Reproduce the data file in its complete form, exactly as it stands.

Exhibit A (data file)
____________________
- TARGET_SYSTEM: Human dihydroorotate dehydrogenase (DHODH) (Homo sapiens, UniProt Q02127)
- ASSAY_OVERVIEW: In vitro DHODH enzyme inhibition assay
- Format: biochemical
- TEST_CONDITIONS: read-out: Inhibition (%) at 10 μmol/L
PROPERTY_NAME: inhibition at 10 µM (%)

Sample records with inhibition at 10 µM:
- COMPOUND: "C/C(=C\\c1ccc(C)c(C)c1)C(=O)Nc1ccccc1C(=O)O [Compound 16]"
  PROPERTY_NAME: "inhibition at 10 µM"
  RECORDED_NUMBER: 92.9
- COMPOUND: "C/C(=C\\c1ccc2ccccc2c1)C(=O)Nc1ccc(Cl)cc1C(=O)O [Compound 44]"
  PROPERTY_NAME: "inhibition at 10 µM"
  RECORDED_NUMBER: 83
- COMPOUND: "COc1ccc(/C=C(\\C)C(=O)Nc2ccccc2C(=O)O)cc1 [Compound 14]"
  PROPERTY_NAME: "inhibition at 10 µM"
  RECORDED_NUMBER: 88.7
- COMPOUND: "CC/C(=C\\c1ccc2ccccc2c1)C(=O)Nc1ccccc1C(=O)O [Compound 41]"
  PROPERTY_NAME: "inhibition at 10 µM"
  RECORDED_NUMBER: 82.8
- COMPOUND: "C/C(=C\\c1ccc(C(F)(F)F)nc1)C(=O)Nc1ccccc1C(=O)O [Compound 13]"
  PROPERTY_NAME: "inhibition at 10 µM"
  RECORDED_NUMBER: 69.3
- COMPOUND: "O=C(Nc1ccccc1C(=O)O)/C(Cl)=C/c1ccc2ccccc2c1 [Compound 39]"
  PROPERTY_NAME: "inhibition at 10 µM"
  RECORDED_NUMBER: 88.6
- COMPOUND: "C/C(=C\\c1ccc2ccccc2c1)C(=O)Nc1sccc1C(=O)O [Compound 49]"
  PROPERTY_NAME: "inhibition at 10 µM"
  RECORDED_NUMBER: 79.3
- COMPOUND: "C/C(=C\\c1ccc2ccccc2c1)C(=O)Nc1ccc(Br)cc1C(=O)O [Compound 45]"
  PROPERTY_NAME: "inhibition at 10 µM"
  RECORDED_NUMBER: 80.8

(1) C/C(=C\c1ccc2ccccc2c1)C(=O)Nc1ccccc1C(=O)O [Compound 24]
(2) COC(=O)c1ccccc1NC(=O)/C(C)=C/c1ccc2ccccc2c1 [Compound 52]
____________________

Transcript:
- TARGET_SYSTEM: Human dihydroorotate dehydrogenase (DHODH) (Homo sapiens, UniProt Q02127)
- ASSAY_OVERVIEW: In vitro DHODH enzyme inhibition assay
- Format: biochemical
- TEST_CONDITIONS: read-out: Inhibition (%) at 10 μmol/L
PROPERTY_NAME: inhibition at 10 µM (%)

Sample records with inhibition at 10 µM:
- COMPOUND: "C/C(=C\\c1ccc(C)c(C)c1)C(=O)Nc1ccccc1C(=O)O [Compound 16]"
  PROPERTY_NAME: "inhibition at 10 µM"
  RECORDED_NUMBER: 92.9
- COMPOUND: "C/C(=C\\c1ccc2ccccc2c1)C(=O)Nc1ccc(Cl)cc1C(=O)O [Compound 44]"
  PROPERTY_NAME: "inhibition at 10 µM"
  RECORDED_NUMBER: 83
- COMPOUND: "COc1ccc(/C=C(\\C)C(=O)Nc2ccccc2C(=O)O)cc1 [Compound 14]"
  PROPERTY_NAME: "inhibition at 10 µM"
  RECORDED_NUMBER: 88.7
- COMPOUND: "CC/C(=C\\c1ccc2ccccc2c1)C(=O)Nc1ccccc1C(=O)O [Compound 41]"
  PROPERTY_NAME: "inhibition at 10 µM"
  RECORDED_NUMBER: 82.8
- COMPOUND: "C/C(=C\\c1ccc(C(F)(F)F)nc1)C(=O)Nc1ccccc1C(=O)O [Compound 13]"
  PROPERTY_NAME: "inhibition at 10 µM"
  RECORDED_NUMBER: 69.3
- COMPOUND: "O=C(Nc1ccccc1C(=O)O)/C(Cl)=C/c1ccc2ccccc2c1 [Compound 39]"
  PROPERTY_NAME: "inhibition at 10 µM"
  RECORDED_NUMBER: 88.6
- COMPOUND: "C/C(=C\\c1ccc2ccccc2c1)C(=O)Nc1sccc1C(=O)O [Compound 49]"
  PROPERTY_NAME: "inhibition at 10 µM"
  RECORDED_NUMBER: 79.3
- COMPOUND: "C/C(=C\\c1ccc2ccccc2c1)C(=O)Nc1ccc(Br)cc1C(=O)O [Compound 45]"
  PROPERTY_NAME: "inhibition at 10 µM"
  RECORDED_NUMBER: 80.8

(1) C/C(=C\c1ccc2ccccc2c1)C(=O)Nc1ccccc1C(=O)O [Compound 24]
(2) COC(=O)c1ccccc1NC(=O)/C(C)=C/c1ccc2ccccc2c1 [Compound 52]